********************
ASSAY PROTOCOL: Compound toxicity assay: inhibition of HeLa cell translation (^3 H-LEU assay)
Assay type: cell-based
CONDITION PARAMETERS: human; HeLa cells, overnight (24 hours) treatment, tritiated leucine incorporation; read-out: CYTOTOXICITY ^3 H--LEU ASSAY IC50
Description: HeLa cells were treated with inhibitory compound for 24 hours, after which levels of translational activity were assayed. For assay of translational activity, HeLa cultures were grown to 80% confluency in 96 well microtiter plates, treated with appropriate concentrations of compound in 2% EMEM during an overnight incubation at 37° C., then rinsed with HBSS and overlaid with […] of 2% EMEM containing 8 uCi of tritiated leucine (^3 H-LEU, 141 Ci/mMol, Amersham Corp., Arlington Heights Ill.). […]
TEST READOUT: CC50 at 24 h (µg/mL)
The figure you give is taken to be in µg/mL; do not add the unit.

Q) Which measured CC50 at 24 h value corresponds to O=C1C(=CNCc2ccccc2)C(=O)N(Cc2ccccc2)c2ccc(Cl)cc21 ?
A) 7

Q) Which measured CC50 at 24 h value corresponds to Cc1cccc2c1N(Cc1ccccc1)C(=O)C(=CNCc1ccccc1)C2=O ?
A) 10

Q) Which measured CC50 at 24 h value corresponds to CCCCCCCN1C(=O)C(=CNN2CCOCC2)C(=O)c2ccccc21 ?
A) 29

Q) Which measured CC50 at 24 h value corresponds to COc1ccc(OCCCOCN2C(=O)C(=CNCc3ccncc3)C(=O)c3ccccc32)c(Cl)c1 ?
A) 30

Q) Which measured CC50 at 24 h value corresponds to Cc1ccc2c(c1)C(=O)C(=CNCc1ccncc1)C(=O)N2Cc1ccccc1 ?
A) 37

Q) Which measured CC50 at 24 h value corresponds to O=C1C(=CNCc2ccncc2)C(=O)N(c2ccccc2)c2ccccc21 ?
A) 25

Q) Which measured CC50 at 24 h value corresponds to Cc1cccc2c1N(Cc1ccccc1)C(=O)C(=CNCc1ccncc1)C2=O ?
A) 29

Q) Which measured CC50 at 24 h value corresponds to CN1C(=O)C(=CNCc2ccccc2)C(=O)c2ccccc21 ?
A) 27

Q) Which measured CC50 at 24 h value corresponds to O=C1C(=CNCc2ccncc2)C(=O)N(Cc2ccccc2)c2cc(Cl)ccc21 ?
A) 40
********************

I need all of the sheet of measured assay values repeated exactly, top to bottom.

ASSAY PROTOCOL: Compound toxicity assay: inhibition of HeLa cell translation (^3 H-LEU assay)
Assay type: cell-based
CONDITION PARAMETERS: human; HeLa cells, overnight (24 hours) treatment, tritiated leucine incorporation; read-out: CYTOTOXICITY ^3 H--LEU ASSAY IC50
Description: HeLa cells were treated with inhibitory compound for 24 hours, after which levels of translational activity were assayed. For assay of translational activity, HeLa cultures were grown to 80% confluency in 96 well microtiter plates, treated with appropriate concentrations of compound in 2% EMEM during an overnight incubation at 37° C., then rinsed with HBSS and overlaid with […] of 2% EMEM containing 8 uCi of tritiated leucine (^3 H-LEU, 141 Ci/mMol, Amersham Corp., Arlington Heights Ill.). […]
TEST READOUT: CC50 at 24 h (µg/mL)
The figure you give is taken to be in µg/mL; do not add the unit.

Q) Which measured CC50 at 24 h value corresponds to O=C1C(=CNCc2ccccc2)C(=O)N(Cc2ccccc2)c2ccc(Cl)cc21 ?
A) 7

Q) Which measured CC50 at 24 h value corresponds to Cc1cccc2c1N(Cc1ccccc1)C(=O)C(=CNCc1ccccc1)C2=O ?
A) 10

Q) Which measured CC50 at 24 h value corresponds to CCCCCCCN1C(=O)C(=CNN2CCOCC2)C(=O)c2ccccc21 ?
A) 29

Q) Which measured CC50 at 24 h value corresponds to COc1ccc(OCCCOCN2C(=O)C(=CNCc3ccncc3)C(=O)c3ccccc32)c(Cl)c1 ?
A) 30

Q) Which measured CC50 at 24 h value corresponds to Cc1ccc2c(c1)C(=O)C(=CNCc1ccncc1)C(=O)N2Cc1ccccc1 ?
A) 37

Q) Which measured CC50 at 24 h value corresponds to O=C1C(=CNCc2ccncc2)C(=O)N(c2ccccc2)c2ccccc21 ?
A) 25

Q) Which measured CC50 at 24 h value corresponds to Cc1cccc2c1N(Cc1ccccc1)C(=O)C(=CNCc1ccncc1)C2=O ?
A) 29

Q) Which measured CC50 at 24 h value corresponds to CN1C(=O)C(=CNCc2ccccc2)C(=O)c2ccccc21 ?
A) 27

Q) Which measured CC50 at 24 h value corresponds to O=C1C(=CNCc2ccncc2)C(=O)N(Cc2ccccc2)c2cc(Cl)ccc21 ?
A) 40